A recent study led by Noemi Gavino-Lopez, a UNC SRP trainee and MS candidate in the UNC Gillings School of Global Public Health, highlighted the environmental injustice of toxic metals in private well water in NC. Inspired by the publication of the NCWELL database, which documented high levels of arsenic (As), manganese (Mn), cadmium (Cd) and lead (Pb) in private wells in NC, Gavino-Lopez wondered whether the exposure levels differed by social and economic factors across the state.
“Taking classes such as Environmental Health Issues and Systems Biology in Environmental Health informed my understanding of how environmental injustice shapes which populations are on private well water and who is most vulnerable,” stated Gavino-Lopez.
She specifically mentioned learning about the practice of municipal underbounding, or the deliberate unwillingness of a nearby city or town to annex an area and thus be required to supply water lines and sewer services, often resulting in peri-urban Black, Indigenous and People of Color (BIPOC) communities disproportionately relying on well water, as impacting her understanding of this issue.
The cost of testing—which can range from $35-250 USD—and treatment of well water, which can cost hundreds to thousands of dollars, can be a barrier for many low-income families. Equipped with this new understanding, Gavino-Lopez enlisted the support of Lauren Eaves, PhD, former UNC SRP trainee and current research scientist with the UNC Institute of Environmental Health Solutions (IEHS), and Rebecca Fry, PhD, SRP and IEHS director, to develop new Toxic Metal Environmental Justice Indices (TM-EJI) for NC.
The team used the US EPA’s framework for developing a nationwide Environmental Justice Index, which combines a demographic index value and environmental exposure, to create TM-EJIs for each census tract in NC.
The environmental exposure for the TM-EJIs was the number of well water tests reports above the EPA MCL for As and Cd, SMCL for Mn, or action level for Pb. The demographic value for each tract was the proportion of BIPOC and low-income households compared to the state’s overall minority and low-income population.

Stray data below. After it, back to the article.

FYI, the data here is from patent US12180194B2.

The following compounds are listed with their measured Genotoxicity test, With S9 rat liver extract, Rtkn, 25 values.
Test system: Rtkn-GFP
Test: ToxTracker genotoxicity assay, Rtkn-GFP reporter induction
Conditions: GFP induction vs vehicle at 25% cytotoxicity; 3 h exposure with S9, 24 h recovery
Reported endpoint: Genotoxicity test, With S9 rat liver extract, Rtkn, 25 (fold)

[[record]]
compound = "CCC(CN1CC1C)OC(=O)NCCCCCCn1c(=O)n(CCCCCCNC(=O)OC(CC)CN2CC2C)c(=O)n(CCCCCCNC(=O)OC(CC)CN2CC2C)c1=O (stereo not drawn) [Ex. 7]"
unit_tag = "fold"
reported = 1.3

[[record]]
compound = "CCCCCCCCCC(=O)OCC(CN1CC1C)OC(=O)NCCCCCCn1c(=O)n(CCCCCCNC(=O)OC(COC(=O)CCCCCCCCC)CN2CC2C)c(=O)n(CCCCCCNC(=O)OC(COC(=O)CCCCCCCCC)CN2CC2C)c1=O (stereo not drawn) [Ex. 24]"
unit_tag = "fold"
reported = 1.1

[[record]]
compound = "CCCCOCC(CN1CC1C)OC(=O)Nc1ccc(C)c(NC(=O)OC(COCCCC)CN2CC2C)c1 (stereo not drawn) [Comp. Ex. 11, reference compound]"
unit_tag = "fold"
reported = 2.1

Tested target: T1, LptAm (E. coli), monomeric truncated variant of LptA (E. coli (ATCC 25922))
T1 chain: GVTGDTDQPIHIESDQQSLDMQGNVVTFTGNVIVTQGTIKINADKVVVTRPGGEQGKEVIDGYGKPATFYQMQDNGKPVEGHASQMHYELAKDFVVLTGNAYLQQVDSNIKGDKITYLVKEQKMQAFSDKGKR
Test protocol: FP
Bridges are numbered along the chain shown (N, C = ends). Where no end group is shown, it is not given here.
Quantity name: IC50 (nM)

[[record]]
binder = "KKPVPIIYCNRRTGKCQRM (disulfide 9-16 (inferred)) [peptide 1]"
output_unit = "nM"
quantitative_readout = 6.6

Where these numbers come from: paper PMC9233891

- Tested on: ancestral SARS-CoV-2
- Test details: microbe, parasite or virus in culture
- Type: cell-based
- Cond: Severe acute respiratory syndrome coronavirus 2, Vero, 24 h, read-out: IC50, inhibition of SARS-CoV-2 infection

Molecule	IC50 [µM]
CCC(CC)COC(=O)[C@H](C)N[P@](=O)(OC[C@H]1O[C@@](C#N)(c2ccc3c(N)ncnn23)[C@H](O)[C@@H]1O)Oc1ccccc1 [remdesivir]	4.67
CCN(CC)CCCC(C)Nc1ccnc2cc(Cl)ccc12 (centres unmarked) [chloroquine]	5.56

Analysis of the TM-EJI values across the state allowed Gavino-Lopez to identify census tracts with high levels of metal contamination and higher proportions of low-income and minority communities than the state overall.
“Most of the positive TM-EJI tracts are located in the eastern region of the state, especially for Pb and Mn, a region where the average poverty rate is higher than the rest of the state,” said Eaves.
When looking at toxic metals alone, not in combination with EJ-factors, the eastern part of the state may not be highlighted for well water user resources and support. “The TM-EJIs give researchers and state/county public health agencies a new data-driven tool to identify regions at risk of chemical and nonchemical stressors,” asserted Gavino-Lopez.
Future proposed research includes analyzing the TM-EJIs to see how these data relate to specific health outcomes in North Carolina, such as preterm birth, and integrating them in the NC ENVIROSCAN online mapping tool.
“The most impactful aspect of this project was realizing that a basic necessity like drinking water can be compromised for millions of people in the US,” reflected Gavino-Lopez. She will graduate in May with her MS from the Department of Environmental Sciences and Engineering and plans to pursue a career that allows her to continue to make advancements in public health.